By Trina Ortega
I was at my third-grader’s school, Crystal River Elementary School, in an after-school art class watching children apply glaze to ceramic bowls. One student was using the “splatter” technique, and the glaze sprayed anyone who was standing nearby. My maroon dress had just been adorned with a new pattern: small aqua dots of pottery glaze. It was messy, beautiful and funny all at once.
My friend, Maria, looked at my dress and laughed. I wracked my brain trying to remember the Spanish word for “clean” or “wash” so I could ask: Do you know if it will wash out?
“Lavar en agua, creo que sí?” I bumbled. Maria nodded noting that she understood what I meant, but then shrugged her shoulders. Thankfully, the art teacher confirmed the glaze was water-based and that it would come out.
Maria only speaks Spanish. I am a fifth-generation American who grew up in a Spanish-speaking household in Denver, but my parents didn’t encourage us to speak Spanish — How else would my siblings and I assimilate?
When I really need to communicate with Maria, I lean on her daughter, Jasmine, who is fluent in both languages and willingly plays the translator. Every time I’m in this situation, I feel bad for Jasmine and lament that I cannot speak Spanish. Every day, I am grateful that my son has a daily Spanish class.
And every day, I am grateful that he goes to school with people of different backgrounds — both ethnically and socioeconomically.
In a time when public education is very much at risk with H.R. 899 (the bill that would eliminate the Federal Department of Education); House Bill 610 (funding for a voucher program); and a U.S. Secretary of Education who is a school voucher and school choice proponent, I don’t take Crystal River Elementary School for granted.
Carbondale epitomizes the notion of “school choice.” For a town of only 6,000 people, it always baffles me that we have four K–8 “choices.” (I put choices in quotes because limited enrollment charters and private schools do not guarantee a spot for every child.)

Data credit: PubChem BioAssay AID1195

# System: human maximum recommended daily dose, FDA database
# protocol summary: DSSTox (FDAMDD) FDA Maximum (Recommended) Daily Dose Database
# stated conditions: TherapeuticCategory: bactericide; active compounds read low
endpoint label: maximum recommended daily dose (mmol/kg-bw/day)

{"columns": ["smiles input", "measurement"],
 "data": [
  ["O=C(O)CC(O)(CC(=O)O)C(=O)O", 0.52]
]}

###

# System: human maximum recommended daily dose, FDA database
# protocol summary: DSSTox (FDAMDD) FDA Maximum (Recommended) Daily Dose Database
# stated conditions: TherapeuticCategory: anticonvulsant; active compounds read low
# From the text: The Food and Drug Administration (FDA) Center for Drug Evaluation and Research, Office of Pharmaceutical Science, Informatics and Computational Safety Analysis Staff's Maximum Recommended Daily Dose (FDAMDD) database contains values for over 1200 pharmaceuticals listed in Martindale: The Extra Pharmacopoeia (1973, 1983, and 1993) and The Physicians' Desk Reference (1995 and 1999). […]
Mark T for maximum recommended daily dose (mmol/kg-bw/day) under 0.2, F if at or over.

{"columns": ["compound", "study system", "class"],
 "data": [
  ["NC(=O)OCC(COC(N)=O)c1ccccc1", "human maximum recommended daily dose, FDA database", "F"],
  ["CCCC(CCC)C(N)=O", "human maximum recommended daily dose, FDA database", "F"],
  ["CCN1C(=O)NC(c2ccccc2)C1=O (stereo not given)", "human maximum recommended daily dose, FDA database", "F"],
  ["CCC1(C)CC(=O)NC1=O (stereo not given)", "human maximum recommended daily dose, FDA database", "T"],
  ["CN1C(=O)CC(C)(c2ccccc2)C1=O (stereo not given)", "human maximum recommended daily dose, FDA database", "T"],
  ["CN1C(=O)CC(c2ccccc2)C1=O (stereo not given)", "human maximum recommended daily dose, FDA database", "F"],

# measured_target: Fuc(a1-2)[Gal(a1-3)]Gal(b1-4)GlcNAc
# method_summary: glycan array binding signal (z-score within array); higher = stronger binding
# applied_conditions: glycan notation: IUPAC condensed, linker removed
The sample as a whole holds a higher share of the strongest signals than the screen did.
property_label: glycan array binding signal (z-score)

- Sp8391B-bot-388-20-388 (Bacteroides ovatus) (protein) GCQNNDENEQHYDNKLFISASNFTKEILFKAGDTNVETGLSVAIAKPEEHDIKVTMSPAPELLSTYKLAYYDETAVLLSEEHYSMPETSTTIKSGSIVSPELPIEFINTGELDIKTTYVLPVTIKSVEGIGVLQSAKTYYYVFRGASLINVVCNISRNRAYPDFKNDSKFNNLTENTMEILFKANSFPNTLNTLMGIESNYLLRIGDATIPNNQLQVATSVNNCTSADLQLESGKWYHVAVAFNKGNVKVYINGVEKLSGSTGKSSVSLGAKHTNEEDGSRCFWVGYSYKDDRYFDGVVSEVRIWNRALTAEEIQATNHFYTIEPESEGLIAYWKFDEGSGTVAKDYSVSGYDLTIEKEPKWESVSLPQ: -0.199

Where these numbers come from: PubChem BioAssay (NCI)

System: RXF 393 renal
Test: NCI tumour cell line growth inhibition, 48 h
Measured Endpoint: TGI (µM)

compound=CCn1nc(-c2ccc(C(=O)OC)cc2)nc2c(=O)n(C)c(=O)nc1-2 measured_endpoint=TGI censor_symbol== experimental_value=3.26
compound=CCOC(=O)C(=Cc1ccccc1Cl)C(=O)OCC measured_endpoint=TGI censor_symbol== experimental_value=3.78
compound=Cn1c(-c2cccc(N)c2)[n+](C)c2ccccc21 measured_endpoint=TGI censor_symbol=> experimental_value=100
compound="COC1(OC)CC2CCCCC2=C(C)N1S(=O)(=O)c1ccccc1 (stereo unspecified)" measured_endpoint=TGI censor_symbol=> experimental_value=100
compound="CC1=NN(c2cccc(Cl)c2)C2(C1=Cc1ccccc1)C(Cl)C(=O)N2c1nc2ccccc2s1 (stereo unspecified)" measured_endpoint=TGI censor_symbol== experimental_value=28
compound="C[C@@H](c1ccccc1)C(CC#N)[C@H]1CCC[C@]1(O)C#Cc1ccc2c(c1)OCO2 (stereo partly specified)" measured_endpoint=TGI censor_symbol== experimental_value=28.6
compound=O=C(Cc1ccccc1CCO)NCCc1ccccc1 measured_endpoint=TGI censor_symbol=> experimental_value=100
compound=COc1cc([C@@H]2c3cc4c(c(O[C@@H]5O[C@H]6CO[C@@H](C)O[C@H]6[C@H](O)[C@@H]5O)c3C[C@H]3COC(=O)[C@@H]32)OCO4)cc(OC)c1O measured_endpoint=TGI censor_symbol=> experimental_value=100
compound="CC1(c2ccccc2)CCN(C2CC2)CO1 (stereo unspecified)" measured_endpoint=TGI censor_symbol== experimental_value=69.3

And in my “perfect” small mountain town (where a bad day is based on lack of powder at the ski hill or rain making the hiking trails too muddy), more middle- and upper-class families are for school choice. In my progressive-minded little town, families are giving up on the public education system. Parents are protective and want what’s best for their child. That’s understandable.
Some days pass and I don’t think much of it. Other days pass and it makes me sad that in such a small town, kids don’t know each other and that instead of bridging the racial divide, school choice is making it wider.
When I first waded through the four-school choice in Carbondale 10 years ago, I came to realize that I was into it for more than just “the best” for my individual kid. The second time around, only four years ago, there was no wading; I knew that my second child would attend CRES. I want a well-rounded experience for my children that has less to do with the teaching method and more to do with operating in a diverse society. Don’t get me wrong, the school has to be good and retain quality teachers, but in my decision, the latter point about being part of a diverse society was weighted more heavily than the individual… even when the individuals are my own kiddos.
Opting for local, open-enrollment schools is about being part of the social fabric of a community. There is value in that beyond the ABCs. My children are happy, thriving and safe. (OK, so my high schooler wants school to start at 9:30 and end at 1:30 … and he also wants music every day.)
On that note, we should deeply examine why more families of privilege are choosing charters and private schools, and we should consider where and how our public schools are exceeding and where they need improvement.
I support public education. I want open-enrollment public schools so that our kids can know one another, grow up together, be part of the greater social fabric that reflects a community, where they can learn compassion by simply interacting daily with a person from a different cultural background.
Can we have that in a public school while also providing quality academic teachings for the individual? Yes, but not if families continue to opt out of the public education system. For my neighbors who’ve never set foot in the doors of the local open-enrollment schools and to those who’ve left, I invite you to come back. Let’s work together to envision the public schools we want for all our children.
Will it take hard work and, at times, a little faith? Absolutely.
It is sometimes messy? Count on it. But like the glaze the student was splattering on her bowl (and her surroundings), the end result stands to be absolutely beautiful, colorful and functional. I won’t try to wash that away.